Netflix viewers (click and then click again on the various reviews) seem to have objected to Cousins' Irish accent above all else. Bullshit, I say. Listening to his gorgeous, lilting voice is one of the great pleasures of this documentary. I often have trouble with Irish accents in narrative films. But here, as the words bubble off Cousins' lips (the filmmaker/
narrator is shown at right) so gracefully and understandably (out of the five episodes I've watched so far, I barely missed a single word), his narration, which is occasionally quite poetic, proves a consistent delight. (One Netflix viewer describes Cousin's voice as "monotone"; the viewer clearly has no idea what that word means.)
TrustMovies has probably a greater knowledge of film and its history than your Average Joe. Yet I can't tell you how many new directors and films I've had to add to my list from watching this series. (And I'm only up to episode 6 out of 15.)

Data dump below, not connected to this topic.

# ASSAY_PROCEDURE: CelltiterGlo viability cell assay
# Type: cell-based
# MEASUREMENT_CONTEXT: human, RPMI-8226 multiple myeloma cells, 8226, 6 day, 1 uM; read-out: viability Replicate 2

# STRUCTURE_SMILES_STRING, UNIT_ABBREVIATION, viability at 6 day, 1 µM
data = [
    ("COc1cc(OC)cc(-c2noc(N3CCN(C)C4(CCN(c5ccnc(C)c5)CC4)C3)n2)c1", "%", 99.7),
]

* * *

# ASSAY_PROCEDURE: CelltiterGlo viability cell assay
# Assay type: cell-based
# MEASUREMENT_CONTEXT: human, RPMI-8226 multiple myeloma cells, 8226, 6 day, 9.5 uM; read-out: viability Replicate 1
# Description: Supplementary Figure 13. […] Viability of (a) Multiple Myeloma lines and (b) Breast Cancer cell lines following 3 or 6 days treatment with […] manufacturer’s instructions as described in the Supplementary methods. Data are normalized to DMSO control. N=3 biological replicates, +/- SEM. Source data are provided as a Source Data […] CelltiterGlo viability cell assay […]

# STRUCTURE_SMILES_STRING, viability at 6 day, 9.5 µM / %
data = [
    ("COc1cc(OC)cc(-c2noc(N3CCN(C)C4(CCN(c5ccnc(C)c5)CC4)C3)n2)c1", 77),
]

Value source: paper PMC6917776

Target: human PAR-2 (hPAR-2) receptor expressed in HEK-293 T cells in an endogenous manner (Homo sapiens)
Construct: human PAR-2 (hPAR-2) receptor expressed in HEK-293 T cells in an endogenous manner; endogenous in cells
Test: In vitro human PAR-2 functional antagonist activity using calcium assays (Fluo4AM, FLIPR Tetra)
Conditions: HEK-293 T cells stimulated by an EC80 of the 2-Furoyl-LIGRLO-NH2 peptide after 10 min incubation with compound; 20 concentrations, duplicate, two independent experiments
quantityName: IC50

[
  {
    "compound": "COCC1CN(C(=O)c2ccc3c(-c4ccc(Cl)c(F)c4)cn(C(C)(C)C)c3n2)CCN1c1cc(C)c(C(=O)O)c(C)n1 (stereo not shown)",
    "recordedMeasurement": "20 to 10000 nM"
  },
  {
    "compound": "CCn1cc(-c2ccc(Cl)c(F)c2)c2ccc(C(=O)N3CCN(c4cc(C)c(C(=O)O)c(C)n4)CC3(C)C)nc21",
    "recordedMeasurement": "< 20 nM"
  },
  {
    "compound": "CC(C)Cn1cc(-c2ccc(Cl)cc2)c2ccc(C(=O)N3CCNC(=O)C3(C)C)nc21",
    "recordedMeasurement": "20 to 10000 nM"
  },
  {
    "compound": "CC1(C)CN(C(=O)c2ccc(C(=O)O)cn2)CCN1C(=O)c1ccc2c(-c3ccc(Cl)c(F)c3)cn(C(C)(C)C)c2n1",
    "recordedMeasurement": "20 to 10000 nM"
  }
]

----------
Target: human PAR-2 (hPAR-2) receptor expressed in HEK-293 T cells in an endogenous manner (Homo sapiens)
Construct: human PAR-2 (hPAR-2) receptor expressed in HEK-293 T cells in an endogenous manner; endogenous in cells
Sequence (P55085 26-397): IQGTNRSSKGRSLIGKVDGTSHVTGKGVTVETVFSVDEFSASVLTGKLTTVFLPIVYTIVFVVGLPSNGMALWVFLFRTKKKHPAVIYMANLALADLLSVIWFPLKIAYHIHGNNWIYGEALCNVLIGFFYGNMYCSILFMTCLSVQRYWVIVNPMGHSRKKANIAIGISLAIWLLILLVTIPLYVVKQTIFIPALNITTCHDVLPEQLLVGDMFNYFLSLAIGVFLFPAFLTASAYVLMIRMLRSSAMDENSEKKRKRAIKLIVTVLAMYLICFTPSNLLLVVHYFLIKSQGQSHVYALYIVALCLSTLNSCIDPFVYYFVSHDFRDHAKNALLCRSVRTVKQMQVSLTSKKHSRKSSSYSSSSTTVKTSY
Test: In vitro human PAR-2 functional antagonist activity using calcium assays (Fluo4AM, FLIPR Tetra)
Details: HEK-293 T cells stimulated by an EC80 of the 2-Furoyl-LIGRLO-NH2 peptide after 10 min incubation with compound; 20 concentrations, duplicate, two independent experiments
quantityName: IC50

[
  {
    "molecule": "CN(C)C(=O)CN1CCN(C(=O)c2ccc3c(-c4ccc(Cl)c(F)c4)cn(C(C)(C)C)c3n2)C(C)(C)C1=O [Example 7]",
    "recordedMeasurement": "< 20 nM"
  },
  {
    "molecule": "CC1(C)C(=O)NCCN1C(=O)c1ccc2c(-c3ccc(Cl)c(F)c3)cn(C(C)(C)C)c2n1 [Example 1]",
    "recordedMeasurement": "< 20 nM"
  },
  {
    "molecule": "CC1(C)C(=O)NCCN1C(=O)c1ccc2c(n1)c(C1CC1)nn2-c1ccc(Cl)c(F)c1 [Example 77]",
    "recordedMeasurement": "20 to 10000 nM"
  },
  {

American exceptionalism in everything.) So what a pleasure and an education it is to learn more about, say, the early work of Egypt's Youssef Chahine or actress Kyôko Kagawa (above), who has worked for and with some of the greatest Japanese directors.
Electric Shadows. His take on Ozu, whom he calls the greatest filmmaker who ever lived, is quite splendid: "He was interested in centering the human body while de-centering, like the Buddhists, the human ego." (You won't always agree with the filmmaker; whom I suspect has a better liking for Baz Luhrmann, above, than do I.)
here... (You can also purchase actual DVDs of the series or order them up digitally by clicking here.)